A further point deserves notice. In the past, most studies on instability strength performance have used bench press exercises when lying prone on swiss balls, or squatting exercises on wobble boards or dyna discs, while aiming for a strengthening of the core [see reviews by 1, 2, 5, 39]. Here, primary movers of the trunk and the leg muscles and trunk stabilizers were analyzed. However, studies on the hip stabilizers (for example: adductor and abductor muscles) are hardly known in the literature on IRT. While a tendency for larger muscle activations in the gluteus medius was found for unstable versus stable stance conditions [40], it is yet unclear whether and how the hip stabilizer muscles will change their activation pattern from stable to unstable support conditions during leg extension tasks with loads. However, hip stabilizer strength and adductor-to-abductor strength ratio have been identified as suitable indicators for the risk of groin injuries, for example, in soccer players and hockey players [41-48]. As a conclusion, it is therefore important to relate IRT not only to the anatomical core [2] but to stabilizer muscles in general.


So far, the IRT has been suggested to prepare the athlete for balance disturbances encountered during competition. However, instability may not be an appropriate term to capture ongoing variations in the body equilibrium.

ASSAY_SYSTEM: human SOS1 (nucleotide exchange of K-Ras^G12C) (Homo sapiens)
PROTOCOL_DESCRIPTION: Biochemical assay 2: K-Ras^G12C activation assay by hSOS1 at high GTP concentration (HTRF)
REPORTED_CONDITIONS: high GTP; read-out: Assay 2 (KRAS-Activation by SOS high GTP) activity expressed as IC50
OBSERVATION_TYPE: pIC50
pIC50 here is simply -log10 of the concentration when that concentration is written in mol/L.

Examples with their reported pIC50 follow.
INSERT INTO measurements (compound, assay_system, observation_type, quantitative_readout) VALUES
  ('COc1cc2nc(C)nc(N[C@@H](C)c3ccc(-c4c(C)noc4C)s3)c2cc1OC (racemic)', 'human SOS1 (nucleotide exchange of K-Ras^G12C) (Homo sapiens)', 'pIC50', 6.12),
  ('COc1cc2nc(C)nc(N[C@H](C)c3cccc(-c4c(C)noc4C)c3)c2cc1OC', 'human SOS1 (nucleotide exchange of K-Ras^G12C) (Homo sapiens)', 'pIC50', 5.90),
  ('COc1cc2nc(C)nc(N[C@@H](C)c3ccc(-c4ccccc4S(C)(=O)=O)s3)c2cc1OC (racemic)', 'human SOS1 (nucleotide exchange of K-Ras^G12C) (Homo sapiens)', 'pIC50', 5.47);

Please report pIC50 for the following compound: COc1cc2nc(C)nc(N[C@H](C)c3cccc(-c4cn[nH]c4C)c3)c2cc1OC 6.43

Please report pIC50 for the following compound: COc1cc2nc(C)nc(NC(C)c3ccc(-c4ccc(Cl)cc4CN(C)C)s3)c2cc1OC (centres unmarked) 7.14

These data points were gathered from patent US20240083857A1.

Equilibrium typically describes the state of a body that is not changing its speed or direction when all forces acting on it are completely balanced. Traditionally, three typical states of equilibrium are distinguished by their responsive behavior to perturbations [49]. When in stable equilibrium, systems will return to their original location if displaced. In turn, systems are in a state of unstable equilibrium when they do not return to their original location contingent to even the slightest displacements but instead pass into new states of equilibrium. Objects showing neither tendency to move back or away from their initial states are referred to as in a neutral state of equilibrium.